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Mental health: It is time to act, say business leaders

One in four employees experience some form of mental ill-health, most commonly stress, anxiety or depression, and the effect on businesses and the wider economy is now being quantified.

National figures show that the annual cost to the UK economy in lost productivity, social benefit and healthcare is £70 billion. Days lost to the most common mental health issues now total 15 million  and 300,000 people leave their jobs each year because of mental health problems.

Dr Philip Smith, chair of Milton Keynes Business Leaders Partnership, said: “These statistics are startling, they are not sustainable and something has to be done about it.”

He was speaking at the launch of MKBLP’s Mental Health in the Workplace campaign during a wider discussion on workplace wellbeing organised by Work Well MK.

MKBLP has been working with Milton Keynes Council’s public health department for 12 months on the campaign and has produced a guidebook explaining the challenge businesses face and directs employers to where they can get support and guidance to help their staff. Dr Smith said: “MKBLP has shown a great interest in how we might be able to help businesses to understand more their responsibilities to mental health and deal with the issues that arise from it. 

“We have put together a guide to help employers identify the issues, the importance and challenges of mental health. This is particularly important to small businesses who do not have the benefit of a large HR department and have to act on their own. The guide aims to help them in particular.”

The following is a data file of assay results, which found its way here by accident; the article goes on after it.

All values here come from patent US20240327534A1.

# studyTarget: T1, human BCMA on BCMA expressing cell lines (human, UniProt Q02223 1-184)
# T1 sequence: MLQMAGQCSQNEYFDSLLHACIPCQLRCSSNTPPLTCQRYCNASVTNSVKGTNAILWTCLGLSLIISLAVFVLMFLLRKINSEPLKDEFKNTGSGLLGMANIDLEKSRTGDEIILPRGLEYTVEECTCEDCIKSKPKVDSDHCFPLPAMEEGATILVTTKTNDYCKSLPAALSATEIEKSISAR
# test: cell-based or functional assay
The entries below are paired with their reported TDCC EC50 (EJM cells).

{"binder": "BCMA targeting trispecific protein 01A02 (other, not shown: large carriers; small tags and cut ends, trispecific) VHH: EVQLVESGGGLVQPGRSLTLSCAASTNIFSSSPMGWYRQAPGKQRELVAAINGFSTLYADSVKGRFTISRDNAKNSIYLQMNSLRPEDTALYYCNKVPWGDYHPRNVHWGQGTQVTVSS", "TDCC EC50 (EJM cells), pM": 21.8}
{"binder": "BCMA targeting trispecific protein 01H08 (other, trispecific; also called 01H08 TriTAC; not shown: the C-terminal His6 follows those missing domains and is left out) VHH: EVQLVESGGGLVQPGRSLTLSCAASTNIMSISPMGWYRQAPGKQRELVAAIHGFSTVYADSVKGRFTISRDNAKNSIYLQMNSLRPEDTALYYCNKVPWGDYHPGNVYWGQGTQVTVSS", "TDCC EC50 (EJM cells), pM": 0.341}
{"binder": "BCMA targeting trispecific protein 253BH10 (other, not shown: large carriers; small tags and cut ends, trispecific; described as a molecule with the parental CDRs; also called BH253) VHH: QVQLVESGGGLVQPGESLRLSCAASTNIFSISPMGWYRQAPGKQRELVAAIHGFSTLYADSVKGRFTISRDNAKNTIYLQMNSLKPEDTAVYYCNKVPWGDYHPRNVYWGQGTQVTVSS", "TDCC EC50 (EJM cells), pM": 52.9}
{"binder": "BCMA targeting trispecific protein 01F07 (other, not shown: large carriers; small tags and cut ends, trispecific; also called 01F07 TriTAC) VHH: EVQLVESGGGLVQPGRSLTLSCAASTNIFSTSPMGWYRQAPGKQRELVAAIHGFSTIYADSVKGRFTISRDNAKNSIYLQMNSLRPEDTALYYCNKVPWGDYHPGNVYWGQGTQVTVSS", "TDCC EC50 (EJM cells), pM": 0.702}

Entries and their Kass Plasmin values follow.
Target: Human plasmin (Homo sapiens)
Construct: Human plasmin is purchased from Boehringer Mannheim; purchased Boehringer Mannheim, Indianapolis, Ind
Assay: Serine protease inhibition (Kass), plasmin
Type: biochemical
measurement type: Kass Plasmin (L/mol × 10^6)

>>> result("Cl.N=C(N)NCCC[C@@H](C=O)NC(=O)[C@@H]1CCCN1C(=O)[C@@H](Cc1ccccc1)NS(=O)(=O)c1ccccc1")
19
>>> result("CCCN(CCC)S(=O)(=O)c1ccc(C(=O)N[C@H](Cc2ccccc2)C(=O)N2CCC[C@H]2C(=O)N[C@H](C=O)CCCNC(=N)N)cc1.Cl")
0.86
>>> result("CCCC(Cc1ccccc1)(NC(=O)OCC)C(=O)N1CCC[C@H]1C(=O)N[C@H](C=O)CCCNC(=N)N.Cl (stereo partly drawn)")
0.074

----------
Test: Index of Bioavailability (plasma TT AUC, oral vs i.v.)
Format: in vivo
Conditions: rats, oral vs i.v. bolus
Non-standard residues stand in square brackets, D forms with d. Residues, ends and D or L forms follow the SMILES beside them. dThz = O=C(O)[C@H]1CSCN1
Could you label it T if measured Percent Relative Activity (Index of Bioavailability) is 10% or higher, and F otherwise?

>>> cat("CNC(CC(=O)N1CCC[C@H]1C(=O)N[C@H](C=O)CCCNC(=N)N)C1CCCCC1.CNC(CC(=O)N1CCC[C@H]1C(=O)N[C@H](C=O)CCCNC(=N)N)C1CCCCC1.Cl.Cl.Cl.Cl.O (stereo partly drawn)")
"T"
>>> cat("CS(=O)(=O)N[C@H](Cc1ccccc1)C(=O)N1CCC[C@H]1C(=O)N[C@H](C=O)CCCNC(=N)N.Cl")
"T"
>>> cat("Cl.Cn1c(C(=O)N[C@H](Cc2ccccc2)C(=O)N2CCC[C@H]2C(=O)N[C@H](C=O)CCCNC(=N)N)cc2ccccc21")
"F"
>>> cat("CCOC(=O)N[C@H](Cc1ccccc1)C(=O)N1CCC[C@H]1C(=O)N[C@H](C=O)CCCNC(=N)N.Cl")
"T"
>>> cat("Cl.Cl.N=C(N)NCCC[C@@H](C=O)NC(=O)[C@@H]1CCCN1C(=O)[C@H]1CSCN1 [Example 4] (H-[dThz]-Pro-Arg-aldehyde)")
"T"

The guide was launched at a Wellbeing in the Workplace forum, held at Entrepreneurial Spark in Central Milton Keynes and attended by local employers, organisations and agencies.

Opening the event, Milton Keynes Council’s head of public health Derys Pragnell said attitudes towards mental health at work were changing and employers should have a mental health at work plan in place and be equipped to spot the signs of mental ill-health among staff.

She outlined ways in which employers can improve their workplace environment and tackle mental health issues, including support training, creating a positive culture and encouraging employees to talk rather than bottle up issues that may be affecting them.

She added: “Being employed is, generally, good for you. But people spend a lot of time at work so how the workplace is can impact significantly on mental well-being. It is an issue that affects everybody.”

Delphi Ellis, a therapist at the mental health charity MIND covering Milton Keynes, Bedfordshire and Luton, told delegates at the forum that admitting mental ill-health had been seen as a weakness for far too long. Organisations should create a space for mental health to be openly discussed in the workplace, she added.


l To download the MKBLP guide Mental Wellbeing in the Workplace, visit www.mkblp.co.uk  

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